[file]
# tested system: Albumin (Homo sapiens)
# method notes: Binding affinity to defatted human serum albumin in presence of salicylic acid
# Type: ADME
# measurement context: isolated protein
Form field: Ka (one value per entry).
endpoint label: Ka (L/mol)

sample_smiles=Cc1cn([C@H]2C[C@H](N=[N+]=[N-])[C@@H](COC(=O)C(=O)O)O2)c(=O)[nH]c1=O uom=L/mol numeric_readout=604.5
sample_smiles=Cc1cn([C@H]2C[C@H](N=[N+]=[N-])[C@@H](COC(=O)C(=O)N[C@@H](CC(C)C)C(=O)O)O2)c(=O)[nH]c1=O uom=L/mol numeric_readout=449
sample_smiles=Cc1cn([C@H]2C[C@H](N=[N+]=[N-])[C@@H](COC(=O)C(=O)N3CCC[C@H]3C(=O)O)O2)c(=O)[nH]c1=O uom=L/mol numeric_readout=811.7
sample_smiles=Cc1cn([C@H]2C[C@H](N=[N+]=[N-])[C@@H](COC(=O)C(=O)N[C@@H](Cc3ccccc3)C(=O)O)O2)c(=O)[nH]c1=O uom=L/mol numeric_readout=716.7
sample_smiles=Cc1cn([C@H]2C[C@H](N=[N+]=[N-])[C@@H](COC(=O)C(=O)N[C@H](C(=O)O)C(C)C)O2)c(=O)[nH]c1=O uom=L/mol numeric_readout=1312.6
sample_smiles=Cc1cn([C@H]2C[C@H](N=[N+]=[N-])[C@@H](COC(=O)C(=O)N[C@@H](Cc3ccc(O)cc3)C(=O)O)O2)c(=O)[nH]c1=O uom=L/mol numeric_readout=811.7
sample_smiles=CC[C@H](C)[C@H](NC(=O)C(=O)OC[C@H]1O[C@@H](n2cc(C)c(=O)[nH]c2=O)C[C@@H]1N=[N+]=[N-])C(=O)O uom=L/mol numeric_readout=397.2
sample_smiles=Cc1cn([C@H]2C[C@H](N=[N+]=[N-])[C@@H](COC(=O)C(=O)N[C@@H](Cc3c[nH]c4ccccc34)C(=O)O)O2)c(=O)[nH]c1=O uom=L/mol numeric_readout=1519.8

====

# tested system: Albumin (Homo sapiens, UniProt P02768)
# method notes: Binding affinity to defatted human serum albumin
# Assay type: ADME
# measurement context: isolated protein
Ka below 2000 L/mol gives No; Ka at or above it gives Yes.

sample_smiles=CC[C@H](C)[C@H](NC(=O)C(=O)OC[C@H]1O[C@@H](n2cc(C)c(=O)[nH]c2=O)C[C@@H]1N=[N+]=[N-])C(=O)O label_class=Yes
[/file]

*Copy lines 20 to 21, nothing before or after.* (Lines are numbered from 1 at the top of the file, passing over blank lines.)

Ka below 2000 L/mol gives No; Ka at or above it gives Yes.

sample_smiles=CC[C@H](C)[C@H](NC(=O)C(=O)OC[C@H]1O[C@@H](n2cc(C)c(=O)[nH]c2=O)C[C@@H]1N=[N+]=[N-])C(=O)O label_class=Yes